There isn’t one, really. The formula depends on the question and, sometimes, on the person being analysed, the medium. I write about artists, and they come with their own sets of challenges, but if the subject is, say, Clinton or Trump, or Freud or Jung, the challenges are different, in some ways less surmountable even, since politicians (for instance) lie, or they say what they say not because they believe it, but in order to get people to vote for them.
Like all my friends, I’ve been thinking a lot about David Bowie recently, and what his music meant to me. If I were to write a Bowie psychobiography, what would I do? How would I start?
I always begin with the art. You have to try to know it better than almost anyone alive. There has to be a complete immersion. The art is self-expression. It’s data, raw material, it’s the thing to be explained (via overdetermination). The art is nicely heterogeneous, especially in a person like Bowie. It defies simplistic generalisations, and that’s good. At this stage, you want to stay open to all possibilities. I don’t usually start with the life because there’s a tendency then to overprivilege particular happenings or events. You get seduced by the vivid instance – say, Bowie being punched in the eye as an adolescent, or the basically boring question of Bowie’s sexuality.
Slowly what you begin to do – and this can be shown to be valid, it’s not imaginary – is see in the art assorted patterns and themes, repetitions. Bowie writes several songs in which he’s an alien. He makes three records that together comprise the Berlin Trilogy, just as Sylvia Plath composed a set of poems called the Bee Sequence. The art yields saliencies – elements that stand out, that draw attention to themselves. Artists have obsessions. They need obsessions. What you try doing is noticing them; you are a kind of obsession collector.
Then, always, the question becomes why? To get at sets of whys you superimpose the life over the art. The art is the life, of course, or part of the life at least, so the two domains are reciprocally illuminating. If I read Kafka’s The Judgment – in which a father sentences a son to death by drowning, and the son promptly drowns himself – I begin to suspect serious father conflicts. Then I read Kafka’s Letter to His Father, and these suspicions are confirmed tenfold. In the letter, Kafka repeatedly compares himself to vermin. This fact compels a return to the art – specifically, The Metamorphosis. It’s a constant, iterative back and forth as ideas take shape, some promising, some not.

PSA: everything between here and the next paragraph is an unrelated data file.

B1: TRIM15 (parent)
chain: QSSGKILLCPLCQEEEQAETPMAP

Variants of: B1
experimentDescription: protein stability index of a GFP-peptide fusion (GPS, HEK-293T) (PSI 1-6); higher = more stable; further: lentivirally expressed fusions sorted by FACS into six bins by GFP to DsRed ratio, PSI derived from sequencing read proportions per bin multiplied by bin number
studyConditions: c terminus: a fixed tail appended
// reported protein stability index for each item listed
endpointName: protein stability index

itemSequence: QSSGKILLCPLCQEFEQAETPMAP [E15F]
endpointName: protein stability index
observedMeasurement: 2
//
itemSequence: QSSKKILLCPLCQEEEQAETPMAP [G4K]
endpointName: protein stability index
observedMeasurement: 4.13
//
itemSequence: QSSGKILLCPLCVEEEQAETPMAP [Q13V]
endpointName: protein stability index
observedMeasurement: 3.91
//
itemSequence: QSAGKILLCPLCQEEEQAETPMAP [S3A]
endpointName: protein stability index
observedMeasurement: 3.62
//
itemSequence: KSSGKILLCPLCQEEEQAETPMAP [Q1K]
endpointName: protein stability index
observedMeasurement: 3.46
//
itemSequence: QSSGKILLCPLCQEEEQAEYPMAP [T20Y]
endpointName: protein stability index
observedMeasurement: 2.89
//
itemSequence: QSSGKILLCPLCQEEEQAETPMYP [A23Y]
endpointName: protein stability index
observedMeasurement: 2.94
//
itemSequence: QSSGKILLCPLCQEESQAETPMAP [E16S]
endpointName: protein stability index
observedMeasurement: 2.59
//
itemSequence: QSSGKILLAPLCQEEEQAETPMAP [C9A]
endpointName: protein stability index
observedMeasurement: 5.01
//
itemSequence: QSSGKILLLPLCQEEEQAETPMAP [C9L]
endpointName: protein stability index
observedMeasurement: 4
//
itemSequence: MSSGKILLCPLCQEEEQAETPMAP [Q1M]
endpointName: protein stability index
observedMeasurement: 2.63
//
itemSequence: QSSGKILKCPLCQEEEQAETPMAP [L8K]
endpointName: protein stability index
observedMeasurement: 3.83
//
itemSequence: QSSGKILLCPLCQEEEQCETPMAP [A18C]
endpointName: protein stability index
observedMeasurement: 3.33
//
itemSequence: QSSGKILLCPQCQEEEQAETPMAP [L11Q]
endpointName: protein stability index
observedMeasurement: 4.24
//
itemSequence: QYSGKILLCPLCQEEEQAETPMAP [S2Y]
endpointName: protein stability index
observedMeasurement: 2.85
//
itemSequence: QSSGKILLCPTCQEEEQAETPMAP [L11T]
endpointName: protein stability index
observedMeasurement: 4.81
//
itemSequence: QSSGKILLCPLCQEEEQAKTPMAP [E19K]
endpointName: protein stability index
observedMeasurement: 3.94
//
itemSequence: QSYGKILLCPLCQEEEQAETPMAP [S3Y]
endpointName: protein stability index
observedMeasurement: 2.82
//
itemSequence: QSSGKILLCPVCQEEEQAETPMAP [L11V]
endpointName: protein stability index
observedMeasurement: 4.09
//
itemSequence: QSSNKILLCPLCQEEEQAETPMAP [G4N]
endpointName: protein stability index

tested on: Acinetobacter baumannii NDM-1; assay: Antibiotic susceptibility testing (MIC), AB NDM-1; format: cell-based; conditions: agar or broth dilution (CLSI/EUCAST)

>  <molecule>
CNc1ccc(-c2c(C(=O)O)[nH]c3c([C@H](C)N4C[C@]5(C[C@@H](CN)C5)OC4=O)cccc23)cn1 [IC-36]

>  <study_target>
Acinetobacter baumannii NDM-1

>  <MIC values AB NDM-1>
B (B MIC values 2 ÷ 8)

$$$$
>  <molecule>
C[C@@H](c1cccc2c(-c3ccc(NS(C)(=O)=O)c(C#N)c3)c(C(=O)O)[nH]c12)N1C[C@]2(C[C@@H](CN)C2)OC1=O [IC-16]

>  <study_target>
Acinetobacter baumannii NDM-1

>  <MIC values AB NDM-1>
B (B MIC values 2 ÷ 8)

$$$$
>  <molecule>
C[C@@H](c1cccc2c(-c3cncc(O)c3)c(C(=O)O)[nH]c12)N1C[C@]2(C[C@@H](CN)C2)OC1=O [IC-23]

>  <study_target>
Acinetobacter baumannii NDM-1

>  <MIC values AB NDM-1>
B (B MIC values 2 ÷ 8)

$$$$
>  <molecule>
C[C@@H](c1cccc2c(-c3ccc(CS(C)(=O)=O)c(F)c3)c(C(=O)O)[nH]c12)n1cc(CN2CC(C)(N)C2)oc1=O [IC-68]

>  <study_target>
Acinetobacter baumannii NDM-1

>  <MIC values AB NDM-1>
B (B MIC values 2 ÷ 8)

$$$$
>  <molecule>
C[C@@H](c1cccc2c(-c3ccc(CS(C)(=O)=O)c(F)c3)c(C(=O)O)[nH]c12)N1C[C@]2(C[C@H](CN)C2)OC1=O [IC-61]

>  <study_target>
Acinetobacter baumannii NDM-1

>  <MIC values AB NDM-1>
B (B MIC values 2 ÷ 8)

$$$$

You always want to pay attention to what the artist says about his art too, not because it’s the final word – it isn’t; artists can be wrong about their motives – but because it’s more material, more evidence. As I listened to Bowie records over the last month or so, I also watched quite a few interviews. In one from 1979 he says this: ‘Thematically, I’ve always dealt with isolation in everything I’ve written. It’s something that triggers me off, if it has to do with alienation or isolation. So, I have often put myself in circumstances or situations in which I’m isolated so I can write about them.’ Even his paintings, which at the time he was too uncertain about to show, he describes as ‘all people in isolation’, and all, in some ways, him. LA comes up, a place he says he detests. He goes there nonetheless, precisely to feel isolated, to feel, as it were, inspired. Years later, in 2002, Bowie repeats similar sentiments: ‘As I get older my questions are fewer, but I ask them, I bark them, more… I’ve consistently written about the same subjects, nearly 35, nearly 40 years. There’s really been no change with me. It’s all despondency, despair, fear, isolation.’ The interviewer interjects, ‘What about spaceships?’ Bowie replies, ‘It’s an interior dialogue that you manifest physically. It’s my inner space writ large.’